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Title: Bioethics and the Challenge of Technological Change
Contributor(s): Eburn, Michael E (author)
Publication Date: 1994
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Abstract: Today I aim to look at legal responses to developments in Biotechnology and Bioethics. These areas of science are rapidly developing and the law is struggling to keep up with the developments. Let us consider, first of all, what is the difference between the two terms. Bio (as defined by the 'Australian Concise Oxford Dictionary' 1987) means 'life' or 'a/living beings'. When combined with technology it is the technology that affects and deals with life. Some more recent developments in biotechnology, the technology related to life and death, involve organ transplants; In Vitro Fertilisation (IVF); genetic engineering; and the extension of life through artificial means. Bioethics, on the other hand, combines 'bio' with ethics (ie 'relating to morals'). Bioethics - then is concerned with the rights and wrongs of the issue. Biotechnology is concerned with what can be done - solving the technical problems facing biology; whereas bioethics is concerned with deciding what should (or should not) be done - should we solve those problems and are the solutions morally acceptable? My purpose in this paper is to consider some of the legal developments in this area.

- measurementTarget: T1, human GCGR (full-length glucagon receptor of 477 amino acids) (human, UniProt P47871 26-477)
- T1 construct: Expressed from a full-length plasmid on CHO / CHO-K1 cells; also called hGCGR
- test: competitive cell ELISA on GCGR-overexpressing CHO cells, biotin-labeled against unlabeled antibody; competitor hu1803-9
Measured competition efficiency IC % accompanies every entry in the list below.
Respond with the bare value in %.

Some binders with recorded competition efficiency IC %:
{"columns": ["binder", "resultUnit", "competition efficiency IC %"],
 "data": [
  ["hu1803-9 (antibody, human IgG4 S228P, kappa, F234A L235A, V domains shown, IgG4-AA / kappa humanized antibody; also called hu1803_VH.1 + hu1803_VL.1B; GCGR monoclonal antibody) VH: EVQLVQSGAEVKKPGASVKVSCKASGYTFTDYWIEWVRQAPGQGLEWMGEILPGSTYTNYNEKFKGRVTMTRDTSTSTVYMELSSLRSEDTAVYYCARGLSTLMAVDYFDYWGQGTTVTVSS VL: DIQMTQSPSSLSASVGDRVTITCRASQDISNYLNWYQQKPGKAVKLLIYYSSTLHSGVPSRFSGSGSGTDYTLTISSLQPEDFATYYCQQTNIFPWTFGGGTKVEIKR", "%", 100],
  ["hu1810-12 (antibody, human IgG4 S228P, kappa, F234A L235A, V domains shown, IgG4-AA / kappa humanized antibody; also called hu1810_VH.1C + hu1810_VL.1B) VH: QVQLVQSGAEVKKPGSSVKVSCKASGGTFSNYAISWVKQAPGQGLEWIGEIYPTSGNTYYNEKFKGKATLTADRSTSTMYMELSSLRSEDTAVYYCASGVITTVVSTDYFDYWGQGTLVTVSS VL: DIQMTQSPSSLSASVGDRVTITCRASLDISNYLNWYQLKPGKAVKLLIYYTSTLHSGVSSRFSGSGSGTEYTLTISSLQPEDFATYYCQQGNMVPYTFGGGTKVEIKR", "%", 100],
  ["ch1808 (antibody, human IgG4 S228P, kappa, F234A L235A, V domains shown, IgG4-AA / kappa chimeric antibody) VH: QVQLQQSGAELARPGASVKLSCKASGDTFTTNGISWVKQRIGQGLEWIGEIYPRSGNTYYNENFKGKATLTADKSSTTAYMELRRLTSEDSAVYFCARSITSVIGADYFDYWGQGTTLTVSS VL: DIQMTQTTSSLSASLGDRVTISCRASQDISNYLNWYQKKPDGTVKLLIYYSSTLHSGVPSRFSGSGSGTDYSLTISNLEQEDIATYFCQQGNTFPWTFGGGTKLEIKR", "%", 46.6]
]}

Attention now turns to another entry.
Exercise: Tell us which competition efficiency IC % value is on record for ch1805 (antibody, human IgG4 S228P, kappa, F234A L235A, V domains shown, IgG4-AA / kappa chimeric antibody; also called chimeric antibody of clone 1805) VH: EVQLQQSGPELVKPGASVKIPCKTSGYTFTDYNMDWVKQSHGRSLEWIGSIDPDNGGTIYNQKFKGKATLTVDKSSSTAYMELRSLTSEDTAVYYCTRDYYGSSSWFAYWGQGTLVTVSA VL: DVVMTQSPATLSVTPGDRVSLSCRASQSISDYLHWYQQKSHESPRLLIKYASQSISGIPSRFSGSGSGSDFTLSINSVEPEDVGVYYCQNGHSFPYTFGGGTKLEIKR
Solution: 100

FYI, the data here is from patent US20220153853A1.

Publication Type: Conference Publication
Conference Name: Mid-North Coast Social Science Teachers' Association HSC Legal Studies Student Seminar, Coffs Harbour, Australia, 16th September, 1994
Source of Publication: Presented at the Mid-North Coast Social Science Teachers' Association HSC Legal Studies Student Seminar
Field of Research (FOR): 220105 Legal Ethics
180199 Law not elsewhere classified
220101 Bioethics (human and animal)
HERDC Category Description: E2 Non-Refereed Scholarly Conference Publication
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